Consider these tips when using your washer and dryer to improve energy efficency.
Tips for the washer:
Fill it up.
Clothes washers use about the same amount of energy regardless of load size, so run full loads whenever possible.
Wash in cold water.
Water heating consumes about 90 percent of the energy it takes to operate a clothes washer. Switching your temperature setting from hot to warm can cut energy use in half. Using the cold cycle reduces energy use even more.
Always use high-efficiency (HE) detergent if you have a front-loading machine.
Regular detergent creates too many suds, which will affect a high-efficiency machine’s washing and rinsing performance. Over time, it can lead to odors and mechanical problems.
Activate the high-speed option
If your clothes washer has spin options, choose a high spin speed or the extended spin option to reduce moisture in clothes after washing, decreasing drying time.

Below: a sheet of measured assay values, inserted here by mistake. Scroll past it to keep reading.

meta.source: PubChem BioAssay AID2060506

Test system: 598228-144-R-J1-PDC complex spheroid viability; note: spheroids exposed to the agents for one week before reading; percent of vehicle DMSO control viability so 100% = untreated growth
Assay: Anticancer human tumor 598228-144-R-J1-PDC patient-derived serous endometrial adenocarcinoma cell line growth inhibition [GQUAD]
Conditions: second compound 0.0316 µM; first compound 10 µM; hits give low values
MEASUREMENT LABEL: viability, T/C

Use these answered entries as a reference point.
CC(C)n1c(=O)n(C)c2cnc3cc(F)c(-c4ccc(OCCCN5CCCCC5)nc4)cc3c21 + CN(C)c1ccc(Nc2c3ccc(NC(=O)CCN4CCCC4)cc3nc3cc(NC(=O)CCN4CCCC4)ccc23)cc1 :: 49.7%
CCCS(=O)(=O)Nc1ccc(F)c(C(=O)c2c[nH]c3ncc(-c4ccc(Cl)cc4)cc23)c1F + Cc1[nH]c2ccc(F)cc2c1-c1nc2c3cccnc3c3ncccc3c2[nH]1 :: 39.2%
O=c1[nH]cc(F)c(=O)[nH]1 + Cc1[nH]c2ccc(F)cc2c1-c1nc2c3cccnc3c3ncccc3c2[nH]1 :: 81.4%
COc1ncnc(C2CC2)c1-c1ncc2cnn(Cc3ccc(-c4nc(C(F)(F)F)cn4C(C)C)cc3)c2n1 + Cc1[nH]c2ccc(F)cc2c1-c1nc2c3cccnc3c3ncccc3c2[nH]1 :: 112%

Avoid the sanitary cycle
Use the superhot cycle, available on some models, only when absolutely necessary.
Leave the door open after use.
Airtight seals prevent water from leaking while the machine is in use. When a front-loading machine is not in use, this seal can trap moisture in the machines and lead to mold. Leave the door ajar for an hour or two after use to evaporate moisture. Make sure children do not climb in.
Rinse the washer every month.
Run a normal cycle with 1 cup of vinegar every month to reduce the risk of mold or mildew buildup.
Tips for the dryer:
Use the moisture sensor option.
Many new clothes dryers have a moisture sensor that shuts off the machine when clothes are dry, saving energy and clothing wear and tear.
Clean the lint filter.
Clean the filter after every load to improve air circulation and increase the dryer’s efficiency.
Scrub the lint filter regularly if you use dryer sheets
Dryer sheets can leave a film on the filter that reduces air flow and, over time, can affect the motor’s performance. If you must use dryer sheets, scrub the filter clean with a toothbrush once a month.
Use a drying rack or hang clothes outside.
Air-drying saves energy and helps clothes last longer.